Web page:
“So what you need is a well trained force to turn the tides, yes?”
“I believe so. I have faith in my men, and they have heart. We simply - and quite frankly - lack the tactical knowledge that my cousin’s armies have.” She sat back after saying this, leaving room for the servants to again swap out dishes. This one, a simple pasty, was designed to calm the stomach after the heavy meat, was filled with mushroom, and topped with cheese and fried egg. A simple preparation, it would tide the eaters over until the next course was here.
Olaf ate into the pasty making a face as he did so for a moment before continuing the conversation. “I would say calling our straki down would do the trick, each of them is a general in their own right and the order that will be sent will of course do their duty or die trying.”
He thought for a moment. “Saint Ulrich’s own might be willing to come here, Grandmaster Fredrich is only second to the Lord Marshal when it comes to his tactical mind.” He said putting his hand to his chin.
Gabriele did not have a lot of input on this matter; he certainly knew his own countrymen better than she did. And so — as was her unfortunate wont when she was at a loss for words — she spoke anyway. “I certainly hope I’m not going to be expected to marry them all. That could be tiring.”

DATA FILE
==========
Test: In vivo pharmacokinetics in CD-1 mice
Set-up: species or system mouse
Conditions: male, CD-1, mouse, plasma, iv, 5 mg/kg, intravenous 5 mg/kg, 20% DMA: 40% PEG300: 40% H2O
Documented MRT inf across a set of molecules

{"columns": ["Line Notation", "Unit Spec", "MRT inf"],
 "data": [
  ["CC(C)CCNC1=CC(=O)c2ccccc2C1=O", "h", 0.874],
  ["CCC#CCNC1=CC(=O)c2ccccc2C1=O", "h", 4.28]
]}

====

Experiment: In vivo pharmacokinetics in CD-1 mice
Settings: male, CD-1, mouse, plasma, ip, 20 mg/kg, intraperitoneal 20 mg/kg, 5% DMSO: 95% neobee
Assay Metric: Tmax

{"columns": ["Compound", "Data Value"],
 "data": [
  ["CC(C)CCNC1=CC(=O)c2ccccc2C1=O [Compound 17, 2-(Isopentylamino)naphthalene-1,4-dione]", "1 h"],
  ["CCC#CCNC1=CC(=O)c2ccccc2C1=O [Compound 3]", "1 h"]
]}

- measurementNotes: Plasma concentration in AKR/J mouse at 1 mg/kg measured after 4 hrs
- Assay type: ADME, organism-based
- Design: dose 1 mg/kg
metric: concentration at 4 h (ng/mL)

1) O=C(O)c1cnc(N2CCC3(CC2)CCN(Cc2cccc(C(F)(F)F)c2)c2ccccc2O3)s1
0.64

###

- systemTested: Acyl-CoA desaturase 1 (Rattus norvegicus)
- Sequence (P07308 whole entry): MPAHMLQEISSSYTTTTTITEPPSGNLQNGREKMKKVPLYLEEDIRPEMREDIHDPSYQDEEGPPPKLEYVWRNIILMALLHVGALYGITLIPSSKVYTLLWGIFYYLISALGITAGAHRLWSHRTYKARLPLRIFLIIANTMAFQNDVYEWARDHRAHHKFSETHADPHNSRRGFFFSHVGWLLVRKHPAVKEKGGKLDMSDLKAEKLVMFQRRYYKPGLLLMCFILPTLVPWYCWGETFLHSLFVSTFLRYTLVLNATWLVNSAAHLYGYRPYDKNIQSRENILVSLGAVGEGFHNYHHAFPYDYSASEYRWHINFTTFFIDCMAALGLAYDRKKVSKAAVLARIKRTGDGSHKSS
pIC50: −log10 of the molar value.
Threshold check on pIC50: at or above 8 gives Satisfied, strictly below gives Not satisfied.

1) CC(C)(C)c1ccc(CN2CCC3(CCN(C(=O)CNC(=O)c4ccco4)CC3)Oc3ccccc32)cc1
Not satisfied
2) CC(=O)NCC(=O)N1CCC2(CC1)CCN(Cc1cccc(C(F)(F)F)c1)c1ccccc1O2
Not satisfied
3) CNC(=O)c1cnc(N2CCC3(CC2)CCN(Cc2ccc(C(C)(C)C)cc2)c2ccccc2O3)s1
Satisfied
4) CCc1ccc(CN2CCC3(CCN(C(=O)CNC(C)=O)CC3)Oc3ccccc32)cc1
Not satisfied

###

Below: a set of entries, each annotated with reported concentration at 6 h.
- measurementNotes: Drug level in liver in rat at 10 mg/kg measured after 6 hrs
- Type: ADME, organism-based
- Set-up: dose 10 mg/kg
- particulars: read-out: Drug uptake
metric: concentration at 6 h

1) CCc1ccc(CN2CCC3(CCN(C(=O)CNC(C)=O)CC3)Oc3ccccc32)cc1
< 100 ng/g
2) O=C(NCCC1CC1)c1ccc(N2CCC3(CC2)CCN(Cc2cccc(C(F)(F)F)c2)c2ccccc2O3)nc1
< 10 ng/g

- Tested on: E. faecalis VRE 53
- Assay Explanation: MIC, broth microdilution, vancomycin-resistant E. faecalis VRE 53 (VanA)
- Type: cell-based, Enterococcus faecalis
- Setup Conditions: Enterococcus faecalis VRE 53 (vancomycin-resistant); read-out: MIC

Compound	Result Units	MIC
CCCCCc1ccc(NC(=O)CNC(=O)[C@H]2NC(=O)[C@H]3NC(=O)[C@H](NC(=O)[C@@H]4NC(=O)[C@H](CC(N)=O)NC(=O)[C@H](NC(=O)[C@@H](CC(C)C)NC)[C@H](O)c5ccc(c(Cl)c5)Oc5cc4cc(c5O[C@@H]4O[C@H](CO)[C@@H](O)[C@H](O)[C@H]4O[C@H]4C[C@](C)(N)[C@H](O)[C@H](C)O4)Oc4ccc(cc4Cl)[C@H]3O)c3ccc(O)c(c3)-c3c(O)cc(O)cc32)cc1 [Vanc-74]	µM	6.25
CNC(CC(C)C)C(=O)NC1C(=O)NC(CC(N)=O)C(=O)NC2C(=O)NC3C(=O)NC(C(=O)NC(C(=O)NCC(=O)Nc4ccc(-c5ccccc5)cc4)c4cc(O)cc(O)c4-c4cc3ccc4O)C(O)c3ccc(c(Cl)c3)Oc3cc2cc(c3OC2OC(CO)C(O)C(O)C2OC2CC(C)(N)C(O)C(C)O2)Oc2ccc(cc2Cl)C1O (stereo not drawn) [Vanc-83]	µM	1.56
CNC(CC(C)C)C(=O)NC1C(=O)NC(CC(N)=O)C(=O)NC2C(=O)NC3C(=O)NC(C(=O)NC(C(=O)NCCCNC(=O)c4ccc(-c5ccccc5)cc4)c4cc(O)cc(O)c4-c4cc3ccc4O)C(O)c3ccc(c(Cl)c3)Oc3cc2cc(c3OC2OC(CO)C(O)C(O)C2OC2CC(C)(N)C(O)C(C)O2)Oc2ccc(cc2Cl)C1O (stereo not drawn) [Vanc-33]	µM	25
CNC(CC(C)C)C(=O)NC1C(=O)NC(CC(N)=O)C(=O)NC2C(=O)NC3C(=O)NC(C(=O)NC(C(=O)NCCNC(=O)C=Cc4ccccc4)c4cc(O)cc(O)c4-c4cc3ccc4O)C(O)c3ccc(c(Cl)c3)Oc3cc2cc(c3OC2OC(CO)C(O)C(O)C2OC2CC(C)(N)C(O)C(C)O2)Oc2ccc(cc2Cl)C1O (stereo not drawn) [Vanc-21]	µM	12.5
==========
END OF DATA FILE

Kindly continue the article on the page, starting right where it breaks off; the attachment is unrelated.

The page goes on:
Olaf stopped for a moment bursting into laughter. “Wouldn’t that be a sight!” He said before regaining his composure. “But no, they will most likely want to marry you with someone within the Volkiban so that Kohenbirke is kept close to Volgaro for years to come.”
Gabriele managed to keep herself from laughing at her own joke — and avoiding the embarrassment after she realized what the sight was that he was talking about — by eating a good half of her pasty. Then, she asked, “What is the Volkiban? I suppose I should know some about the workings of Volgaro if we’re to be tied to you.”
“Do you want my personal answer or the official nobility answer?” Olaf said, a smirk on his face.
Gabriele chuckled at that. “Something tells me your personal answer will be both less flattering and more informative than the official one. Let’s have that one.”
“It’s where most of the nobles parade around like peacocks while getting nothing done due to being at odds with one another, won’t even listen to the one man who is trying to help our people due to his ties with the Reichfrau or the fact he is a Sudenmen.” He took a sip from his drink. “In short it is a circus of fools and dried up old warriors longing for a bygone age of delusional and grandiose speckles of wasting their subjects' lives for some fools notion of pride.”